NSCN(IM) Peace accord – Will it be just another Shillong Accord?

The National Socialist Council of Nagaland – Isak Muivah (NSCN(IM)) signed a peace accord with the government of India without much buzz on Monday. No one expected that the 18 year long peace process will come to an end in such a silent way. The Naga civil societies including the Naga Hoho was also caught by surprise in the evening when the news broke out.

It’s a matter of pride and satisfaction for the Naga’s, but as the peace talks comes to an end, some questions pops up in our mind, the first being, is it just another Shillong Accord?

The NSCN was formed on January 30, 1980, five years after the Shillong Accord of 1975. The argument the three leaders Isak Chishi Swu, Thuingaleng Muivah and SS Khaplang gave on the formation was that they are not satisfied with the Shillong Accord and reasoned that the most vital demand, the demand of sovereignty has no mention in the accord. The decent was even visible when the NNC signed the agreement. Angami Zapu Phizo, the founder of NNC, himself was not there during the signing of the accord, as he was an advocate of sovereign Nagaland.

In the years that followed, the NSCN went for a spilt and emerged as two separate factions, NSCN(IM) led by Isak Chishi Swu and Th Muivah and NSCN(K) led by SS Khaplang. The NSCN(IM) entered peace talks with the government in Geneva in 1997. On the other hand, though the NSCN(K) declared ceasefire with the government of India and Myanmar in 2001, the refrained talks on grounds of sovereignty.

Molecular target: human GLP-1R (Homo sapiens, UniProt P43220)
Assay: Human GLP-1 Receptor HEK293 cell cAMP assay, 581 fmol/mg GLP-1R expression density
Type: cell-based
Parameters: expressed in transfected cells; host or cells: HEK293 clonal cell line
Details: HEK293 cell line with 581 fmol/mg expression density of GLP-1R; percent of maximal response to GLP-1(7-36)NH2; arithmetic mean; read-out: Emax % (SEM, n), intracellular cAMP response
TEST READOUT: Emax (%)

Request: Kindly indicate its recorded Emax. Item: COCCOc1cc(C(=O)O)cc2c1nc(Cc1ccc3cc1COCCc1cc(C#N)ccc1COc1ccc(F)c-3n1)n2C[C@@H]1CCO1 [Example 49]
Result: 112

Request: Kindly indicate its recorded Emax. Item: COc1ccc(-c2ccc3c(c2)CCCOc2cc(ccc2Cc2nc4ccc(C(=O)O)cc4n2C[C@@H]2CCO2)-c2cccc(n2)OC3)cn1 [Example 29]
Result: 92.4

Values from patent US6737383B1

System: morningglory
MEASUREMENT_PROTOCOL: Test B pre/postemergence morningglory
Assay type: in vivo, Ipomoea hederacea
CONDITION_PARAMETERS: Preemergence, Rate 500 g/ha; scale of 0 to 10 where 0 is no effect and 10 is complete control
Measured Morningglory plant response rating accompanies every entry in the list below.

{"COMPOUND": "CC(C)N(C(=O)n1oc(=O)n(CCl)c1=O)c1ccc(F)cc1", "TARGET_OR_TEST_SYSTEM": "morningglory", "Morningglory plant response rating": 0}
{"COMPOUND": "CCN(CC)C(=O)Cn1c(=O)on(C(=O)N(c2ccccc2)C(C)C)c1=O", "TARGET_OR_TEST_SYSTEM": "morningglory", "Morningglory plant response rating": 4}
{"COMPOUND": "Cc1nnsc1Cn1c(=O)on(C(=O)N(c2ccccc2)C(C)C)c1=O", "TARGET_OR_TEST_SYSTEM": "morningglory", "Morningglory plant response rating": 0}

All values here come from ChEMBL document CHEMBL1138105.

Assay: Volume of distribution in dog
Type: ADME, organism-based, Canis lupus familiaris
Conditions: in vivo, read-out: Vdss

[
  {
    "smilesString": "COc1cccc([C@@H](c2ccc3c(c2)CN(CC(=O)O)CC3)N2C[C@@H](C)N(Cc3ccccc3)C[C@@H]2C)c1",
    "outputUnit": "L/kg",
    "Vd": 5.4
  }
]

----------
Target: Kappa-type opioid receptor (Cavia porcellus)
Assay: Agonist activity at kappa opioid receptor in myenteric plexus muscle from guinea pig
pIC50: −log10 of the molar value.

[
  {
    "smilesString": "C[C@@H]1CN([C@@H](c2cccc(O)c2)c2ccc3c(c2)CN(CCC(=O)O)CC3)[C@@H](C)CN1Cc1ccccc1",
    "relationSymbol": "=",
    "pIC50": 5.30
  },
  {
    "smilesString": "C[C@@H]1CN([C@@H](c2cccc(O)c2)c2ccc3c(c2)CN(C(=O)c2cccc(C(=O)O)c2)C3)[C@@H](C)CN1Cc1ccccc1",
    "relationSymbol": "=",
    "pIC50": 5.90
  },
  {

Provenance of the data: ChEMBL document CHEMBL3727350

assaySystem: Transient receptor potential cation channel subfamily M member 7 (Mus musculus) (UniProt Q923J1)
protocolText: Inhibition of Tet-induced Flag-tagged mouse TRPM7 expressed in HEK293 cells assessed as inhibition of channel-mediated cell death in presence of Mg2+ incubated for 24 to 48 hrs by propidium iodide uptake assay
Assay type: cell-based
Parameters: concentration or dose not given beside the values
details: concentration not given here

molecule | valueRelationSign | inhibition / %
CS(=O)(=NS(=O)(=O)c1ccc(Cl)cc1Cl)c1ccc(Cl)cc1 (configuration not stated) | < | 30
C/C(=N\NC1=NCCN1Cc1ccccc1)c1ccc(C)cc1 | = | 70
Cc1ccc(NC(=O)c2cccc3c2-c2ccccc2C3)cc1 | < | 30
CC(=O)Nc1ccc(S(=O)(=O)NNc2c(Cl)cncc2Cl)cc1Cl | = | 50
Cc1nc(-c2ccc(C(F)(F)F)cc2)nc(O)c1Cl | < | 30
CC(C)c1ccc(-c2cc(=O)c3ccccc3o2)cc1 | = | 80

The NSCN(IM) leaders who once formed the NSCN only for the sake of sovereign Nagaland, however, gave up their demand and signed the Peace Accord on August 3. But, as said, history repeats itself, a vast section of the Naga rebels are unhappy with Isak Chishi Swu and Th Muivah for giving up the demand of sovereignty. The dissent was first visible with the NSCN(IM) in May. During the meeting between NSCN(IM) and the GoI in May, the issue of sovereignty was not mentioned at all. It has been learnt that, some NSCN(IM) leaders even protested this and made their views clear to Isak and Muivah.

SS Khaplang, on the other hand, made it clear, long back in an interview to NETV that the NSCN(K) will never compromise with the demand of sovereignty. Khaplang who is a Naga from Myanmar has a firm hold in the Eastern Nagaland area beyond Kohima. He at that time also condemned Isak Chishi Swu and Th Muivah for being insensitive to the feelings of the Nagas. However, on Monday, after signing of the accord between NSCN(IM) and GoI, the NSCN(K) leadership refused to make any comment immediately.

We all want a peaceful solution, the content of the agreement has not been made public yet, but it is clear that the NSCN(IM) leadership made morale compromise while going into an agreement with GOI. And if made, morale compromises can be more disastrous than being constructive. The history from 1975-till date is a living example of a morale compromise made in 1975.

As there is a dissent in the outfit, a future split cannot be ruled out. And if so happens it will be proved that history repeats itself.

Anirudha Bhakat Chutia
Young & Dynamic Journalist.
Presently working as Journalist in FOCUSTV – a National Satellite Channel.

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